Category: worldSource: nytOct 19th, 2021

Hollywood IATSE union closes tentative deal with studios to avert industry-wide strike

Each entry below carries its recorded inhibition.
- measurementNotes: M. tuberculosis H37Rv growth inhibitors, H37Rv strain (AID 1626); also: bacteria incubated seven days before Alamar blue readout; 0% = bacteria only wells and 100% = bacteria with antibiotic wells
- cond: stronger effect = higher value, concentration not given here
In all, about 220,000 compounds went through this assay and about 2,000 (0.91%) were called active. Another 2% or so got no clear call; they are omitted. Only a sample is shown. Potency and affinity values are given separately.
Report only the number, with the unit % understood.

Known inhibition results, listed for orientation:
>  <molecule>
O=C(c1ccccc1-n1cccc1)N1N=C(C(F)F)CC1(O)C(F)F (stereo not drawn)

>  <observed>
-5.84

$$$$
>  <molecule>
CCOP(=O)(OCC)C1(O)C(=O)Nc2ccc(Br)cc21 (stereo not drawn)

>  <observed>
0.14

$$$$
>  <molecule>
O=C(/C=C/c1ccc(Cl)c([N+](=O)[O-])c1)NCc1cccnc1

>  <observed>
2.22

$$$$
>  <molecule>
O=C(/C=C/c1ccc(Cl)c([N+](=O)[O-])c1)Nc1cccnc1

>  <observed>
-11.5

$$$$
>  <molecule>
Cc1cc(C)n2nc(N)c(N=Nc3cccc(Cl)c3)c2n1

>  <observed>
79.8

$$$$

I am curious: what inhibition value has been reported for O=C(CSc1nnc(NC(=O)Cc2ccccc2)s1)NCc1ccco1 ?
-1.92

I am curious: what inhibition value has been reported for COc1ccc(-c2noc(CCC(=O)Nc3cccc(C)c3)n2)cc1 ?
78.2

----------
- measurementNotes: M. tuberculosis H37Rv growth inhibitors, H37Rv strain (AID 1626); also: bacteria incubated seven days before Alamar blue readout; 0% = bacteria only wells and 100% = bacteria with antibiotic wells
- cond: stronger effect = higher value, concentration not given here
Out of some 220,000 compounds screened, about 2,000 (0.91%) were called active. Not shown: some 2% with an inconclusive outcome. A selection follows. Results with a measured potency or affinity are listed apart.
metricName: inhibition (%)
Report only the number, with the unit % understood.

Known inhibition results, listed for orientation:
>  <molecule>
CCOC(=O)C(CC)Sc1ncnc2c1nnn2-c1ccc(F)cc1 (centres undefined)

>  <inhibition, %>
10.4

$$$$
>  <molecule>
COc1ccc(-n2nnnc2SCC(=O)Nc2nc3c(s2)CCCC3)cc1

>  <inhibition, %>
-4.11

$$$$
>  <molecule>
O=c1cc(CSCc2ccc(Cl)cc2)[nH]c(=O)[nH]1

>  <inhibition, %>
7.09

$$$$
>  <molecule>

The crew members' union had authorized a potential strike after months of failed negotiations with the AMPTP over pay disparities and working conditions on set. Crew on the New York City set of "And Just Like That..." the follow-up series to "Sex and the City" in September. James Devaney/Getty Images Hollywood's crew members' union reached a tentative deal with the studios late Saturday. The deal secured many IATSE demands, including longer rest periods and higher wages. Terms of the deal need to be ratified by IATSE members before Sunday to avoid a strike on Monday. Negotiators for the International Alliance of Theatrical Stage Employees (IATSE) and the Alliance of Motion Picture and Television Producers (AMPTP) settled on a deal on Saturday to avert a potential industry-crippling workers' strike."Everything achieved was because you, the members, stood up and gave us the power to change the course of these negotiations," leaders of Hollywood's 13 local unions said in a statement to their members. "Our solidarity, at both the leadership and rank and file level, was the primary reason that no local was left behind and every priority was addressed.""This is a Hollywood ending," said IATSE International President Matthew Loeb. "Our members stood firm. They're tough and united."The proposed three-year contract, which would affect 40,000 union members, included the following:• Living wage achieved• Improved wages and working conditions for streaming• Retroactive scale wage increases of 3% annually• Employer-funded benefits for the term• Increased meal period penalties including prevailing rate• Daily reest periods of 10 hours without exclusions• Weekend rest periods of 54 and 32 hours• Martin Luther King Jr.'s Birthday as a holiday• Diversity, equity and inclusion initiativesThe individual locals will be updating members on more specifics in the coming days, IATSE added.The unions entered 11th-hour virtual marathon meetings late on Friday, according to Variety, with AMPTP President Carol Lombardini addressing details surrounding problematic working conditions in the industry. Lombardini and Loeb came to an agreement on multiple fronts, understanding the repercussions a crew member strike would have on the industry as it recovers from COVID-19 shutdowns.Industry sources also told Variety that Walt Disney Television chief Peter Rice was among those present at the meeting who helped bridge the gap between the two parties.IATSE union members have pushed for longer rest breaks as well as higher wages for lower-paid crafts, after multiple accounts of dangerous working conditions spread via social media, sparking support from the industry's actors, directors, and writers, among others.Saturday's agreement was met with cautious optimism from the industry and IATSE union members, with many praising the efforts of the union over the past weeks, and others saying they expected more from the negotiations."Just confirmed with an IATSE member that they received an email from their Local that a deal has been made!" wrote #PayUpHollywood co-founder Liz Hsiao Lan Alper in a tweet. "IATSE members, I hope like hell you [got] much of what you deserve.""I'm excited if IATSE members are excited," actress Yvette Nicole Brown tweeted. "This is their new contract potentially. They get to decide if what's being offered is what they need to feel safe, well-paid and respected.""Good for IATSE for standing your ground," tweeted actor Patton Oswalt. "And don't forget we got your back anytime you need us #IASolidarity.""I'm still trying to figure out how I feel about it, to be honest," Matt Schouten, a digital imaging technician in IATSE's local 600, told Insider. "At least preliminarily, some of the things that they're mentioning - it seems pretty basic. I think a lot of members were expecting to get more out of the negotiation ... I know already there's a few people that have expressed concern, but it's good to see that they're making progress."-Matthew Federman (@matthewfederman) October 17, 2021 -Travis Helwig (@travishelwig) October 17, 2021Capturing some of that concern was a tweet from Franklin Leonard, the founder of the Black List and a prominent voice for equity in Hollywood. After tweeting about the deal, he added, "Fascinating that leadership is hanging a mission accomplished banner and so many members have jumped in my mentions to assert that they are not a fan of this deal. Genuinely curious how representative of the rank and file they are."-Franklin Leonard (@franklinleonard) October 17, 2021Many comments on the @IA_stories Instagram account, where crew members have shared tales of difficult working conditions, were skeptical or critical of the agreement outlined Saturday night.Ninety-eight percent of IATSE members voted to authorize a strike in October. The IATSE and AMPTP resumed bargaining negotiations last week after the Loeb announced the former would go on strike unless the parties could reach a deal by the weekend. Negotiations have gone on since July, with the threat of an impending strike hanging overhead.Read the original article on Business Insider.....»»